A few months from now, you’ll get things back to normal with the temperature and lighting. During this time, the female will typically ovulate, hence an egg-depositing chamber is necessary. When the female finally enters the chamber to lay her eggs, she will ideally do so about six weeks later and then wrap her body around them.
The female can now incubate the eggs herself, or they can be removed and placed in an incubator. It should take about 50-60 days for the hatchlings to emerge if you’ve done everything properly.

Complete Ball Python Breeding Guide

Determine the Sex of the Python

The sex of a snake is typically known soon after its acquisition. It’s normal, though, to be clueless about or confused about your snakes’ sexuality. If this is the case, you’ll want to identify the snake’s gender.

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While a herp vet is an ideal person to use a probe to detect a snake’s gender, it is possible to do so on your own. A snake probe is used to access the cloacal spur in this procedure.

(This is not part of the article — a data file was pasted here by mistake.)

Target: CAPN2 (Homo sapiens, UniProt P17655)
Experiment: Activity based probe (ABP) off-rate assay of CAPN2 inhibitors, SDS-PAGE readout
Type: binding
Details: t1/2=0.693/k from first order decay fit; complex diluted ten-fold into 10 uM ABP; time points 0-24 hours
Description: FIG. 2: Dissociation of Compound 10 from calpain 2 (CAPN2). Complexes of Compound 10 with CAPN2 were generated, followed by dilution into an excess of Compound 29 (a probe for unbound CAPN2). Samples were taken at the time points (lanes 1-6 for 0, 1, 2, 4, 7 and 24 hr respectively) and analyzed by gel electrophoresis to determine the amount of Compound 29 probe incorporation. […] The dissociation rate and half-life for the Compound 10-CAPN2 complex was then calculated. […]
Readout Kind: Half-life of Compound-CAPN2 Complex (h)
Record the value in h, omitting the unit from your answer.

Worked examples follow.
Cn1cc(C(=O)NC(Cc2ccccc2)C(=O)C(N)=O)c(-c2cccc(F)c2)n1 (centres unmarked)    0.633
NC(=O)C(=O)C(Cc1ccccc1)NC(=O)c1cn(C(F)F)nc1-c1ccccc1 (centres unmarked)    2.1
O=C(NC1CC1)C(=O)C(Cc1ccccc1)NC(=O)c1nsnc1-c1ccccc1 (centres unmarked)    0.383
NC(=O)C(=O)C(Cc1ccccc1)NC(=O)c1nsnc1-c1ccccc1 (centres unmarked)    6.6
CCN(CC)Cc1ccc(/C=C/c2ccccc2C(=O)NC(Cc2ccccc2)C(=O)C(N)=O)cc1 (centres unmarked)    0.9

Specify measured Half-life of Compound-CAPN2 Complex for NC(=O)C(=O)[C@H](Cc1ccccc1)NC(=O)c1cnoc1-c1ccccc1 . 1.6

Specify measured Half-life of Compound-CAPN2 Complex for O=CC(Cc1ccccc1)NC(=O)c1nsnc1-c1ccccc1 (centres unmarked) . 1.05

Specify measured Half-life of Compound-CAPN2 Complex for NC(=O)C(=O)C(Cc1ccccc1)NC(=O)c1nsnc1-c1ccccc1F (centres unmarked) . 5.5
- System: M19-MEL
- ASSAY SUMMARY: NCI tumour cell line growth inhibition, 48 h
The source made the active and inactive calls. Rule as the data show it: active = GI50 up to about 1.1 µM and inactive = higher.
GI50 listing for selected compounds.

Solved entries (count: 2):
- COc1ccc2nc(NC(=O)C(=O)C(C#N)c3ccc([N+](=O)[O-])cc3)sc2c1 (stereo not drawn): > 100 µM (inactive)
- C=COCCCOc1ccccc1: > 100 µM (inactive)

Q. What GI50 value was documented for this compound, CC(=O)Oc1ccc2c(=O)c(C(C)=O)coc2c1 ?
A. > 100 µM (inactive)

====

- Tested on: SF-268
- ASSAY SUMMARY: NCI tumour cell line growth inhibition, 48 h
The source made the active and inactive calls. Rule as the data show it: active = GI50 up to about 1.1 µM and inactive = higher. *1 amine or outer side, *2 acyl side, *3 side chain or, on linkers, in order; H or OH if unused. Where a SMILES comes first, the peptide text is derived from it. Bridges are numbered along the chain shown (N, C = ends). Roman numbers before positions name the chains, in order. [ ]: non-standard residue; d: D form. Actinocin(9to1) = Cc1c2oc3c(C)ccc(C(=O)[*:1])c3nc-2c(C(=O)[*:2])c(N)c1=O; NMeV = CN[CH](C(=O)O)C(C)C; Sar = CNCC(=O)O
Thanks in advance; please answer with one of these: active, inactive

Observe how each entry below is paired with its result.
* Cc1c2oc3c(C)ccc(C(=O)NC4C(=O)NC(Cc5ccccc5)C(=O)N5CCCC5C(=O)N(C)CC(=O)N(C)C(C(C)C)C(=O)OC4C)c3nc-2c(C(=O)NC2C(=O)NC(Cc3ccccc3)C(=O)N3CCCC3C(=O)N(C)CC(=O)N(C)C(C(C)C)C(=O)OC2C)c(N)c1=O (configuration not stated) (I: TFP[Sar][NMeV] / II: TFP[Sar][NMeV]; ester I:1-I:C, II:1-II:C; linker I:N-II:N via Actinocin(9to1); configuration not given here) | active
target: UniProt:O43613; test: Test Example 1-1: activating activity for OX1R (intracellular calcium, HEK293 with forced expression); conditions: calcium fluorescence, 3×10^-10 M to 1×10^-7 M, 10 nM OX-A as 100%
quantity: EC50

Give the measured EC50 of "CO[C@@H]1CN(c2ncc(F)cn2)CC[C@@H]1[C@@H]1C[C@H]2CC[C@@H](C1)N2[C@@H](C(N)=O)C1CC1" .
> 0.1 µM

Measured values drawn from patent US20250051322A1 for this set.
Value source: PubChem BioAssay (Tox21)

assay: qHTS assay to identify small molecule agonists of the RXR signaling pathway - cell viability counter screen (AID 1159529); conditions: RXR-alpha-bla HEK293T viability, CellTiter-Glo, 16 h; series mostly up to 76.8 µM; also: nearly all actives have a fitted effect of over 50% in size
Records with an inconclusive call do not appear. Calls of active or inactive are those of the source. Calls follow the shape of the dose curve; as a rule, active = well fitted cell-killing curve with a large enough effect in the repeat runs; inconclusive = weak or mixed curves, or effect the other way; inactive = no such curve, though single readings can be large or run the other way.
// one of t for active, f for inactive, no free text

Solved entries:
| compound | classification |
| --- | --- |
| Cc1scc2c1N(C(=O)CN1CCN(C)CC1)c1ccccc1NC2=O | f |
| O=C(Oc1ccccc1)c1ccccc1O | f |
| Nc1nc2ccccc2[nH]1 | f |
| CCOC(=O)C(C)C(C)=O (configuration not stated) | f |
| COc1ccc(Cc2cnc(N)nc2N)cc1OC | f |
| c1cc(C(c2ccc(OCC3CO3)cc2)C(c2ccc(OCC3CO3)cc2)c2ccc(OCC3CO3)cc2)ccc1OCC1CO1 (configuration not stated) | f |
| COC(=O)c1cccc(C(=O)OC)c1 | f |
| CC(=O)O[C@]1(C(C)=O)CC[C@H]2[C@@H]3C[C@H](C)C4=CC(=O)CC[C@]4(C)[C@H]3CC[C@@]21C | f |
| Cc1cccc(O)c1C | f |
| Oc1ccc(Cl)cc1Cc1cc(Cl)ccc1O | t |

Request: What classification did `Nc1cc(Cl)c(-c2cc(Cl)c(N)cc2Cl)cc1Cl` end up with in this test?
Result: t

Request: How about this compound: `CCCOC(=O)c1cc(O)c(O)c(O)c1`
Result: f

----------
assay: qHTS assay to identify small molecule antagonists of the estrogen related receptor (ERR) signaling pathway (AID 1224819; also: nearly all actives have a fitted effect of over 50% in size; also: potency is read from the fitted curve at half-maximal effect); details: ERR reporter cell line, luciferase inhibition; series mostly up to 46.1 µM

In males, the probe can be inserted further than in females. The probe can be inserted to a depth of 1–4 subcaudal scales in females, but 7–9 in men.

Preparing the Ball Python for Breeding

Prior to mating, ball pythons are “cycled.” The snakes, like their wild counterparts, need cues from variations in seasonal temperature and light to know when it is time to reproduce when kept in captivity. Typically, work on this starts in the month of October.

The ball python’s habitat can cycle between 72 and 75 degrees Fahrenheit (22 and 29 degrees Celsius) at its coldest point, and 82 and 85 degrees Fahrenheit (28 and 29 degrees Celsius) at its warmest. To a lesser extent than in northern latitudes such as Canada, the length of daylight varies little towards the equator.


The ovaries of a woman will enlarge and form follicles before she ovulates. It may be difficult to detect ovulation the first few times it occurs, but the female will enlarge significantly. The male can be removed once she has ovulated, and the female will go through her pre-lay shed in a matter of weeks.